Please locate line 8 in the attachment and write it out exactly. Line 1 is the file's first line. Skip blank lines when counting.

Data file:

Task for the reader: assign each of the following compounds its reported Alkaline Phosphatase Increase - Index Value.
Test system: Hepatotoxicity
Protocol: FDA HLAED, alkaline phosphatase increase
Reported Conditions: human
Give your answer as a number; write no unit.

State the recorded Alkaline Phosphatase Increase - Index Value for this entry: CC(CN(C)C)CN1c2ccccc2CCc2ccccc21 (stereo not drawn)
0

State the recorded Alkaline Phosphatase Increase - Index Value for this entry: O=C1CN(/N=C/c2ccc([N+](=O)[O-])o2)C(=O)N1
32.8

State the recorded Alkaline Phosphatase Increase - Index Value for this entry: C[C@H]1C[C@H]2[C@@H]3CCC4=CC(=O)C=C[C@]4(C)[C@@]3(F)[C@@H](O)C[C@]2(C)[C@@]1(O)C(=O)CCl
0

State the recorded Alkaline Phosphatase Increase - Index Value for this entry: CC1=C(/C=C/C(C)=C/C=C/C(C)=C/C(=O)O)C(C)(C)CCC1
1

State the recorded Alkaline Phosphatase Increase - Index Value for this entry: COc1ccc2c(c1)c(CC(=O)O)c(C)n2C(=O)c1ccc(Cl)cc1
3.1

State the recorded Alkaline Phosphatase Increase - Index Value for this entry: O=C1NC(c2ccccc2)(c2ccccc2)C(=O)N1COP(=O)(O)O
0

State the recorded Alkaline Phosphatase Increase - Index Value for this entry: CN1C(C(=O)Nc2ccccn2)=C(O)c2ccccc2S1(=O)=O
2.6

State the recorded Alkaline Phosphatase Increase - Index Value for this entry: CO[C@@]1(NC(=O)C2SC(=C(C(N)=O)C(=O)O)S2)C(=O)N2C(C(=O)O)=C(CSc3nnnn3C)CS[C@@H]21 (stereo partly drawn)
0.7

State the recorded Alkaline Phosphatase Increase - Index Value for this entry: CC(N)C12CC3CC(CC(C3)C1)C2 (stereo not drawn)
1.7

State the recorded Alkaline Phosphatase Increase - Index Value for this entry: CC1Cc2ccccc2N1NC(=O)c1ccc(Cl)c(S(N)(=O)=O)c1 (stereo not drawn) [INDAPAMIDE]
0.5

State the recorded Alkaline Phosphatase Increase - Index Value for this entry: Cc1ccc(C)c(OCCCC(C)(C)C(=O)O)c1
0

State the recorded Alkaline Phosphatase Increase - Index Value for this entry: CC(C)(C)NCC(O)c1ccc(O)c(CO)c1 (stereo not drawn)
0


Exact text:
State the recorded Alkaline Phosphatase Increase - Index Value for this entry: O=C1CN(/N=C/c2ccc([N+](=O)[O-])o2)C(=O)N1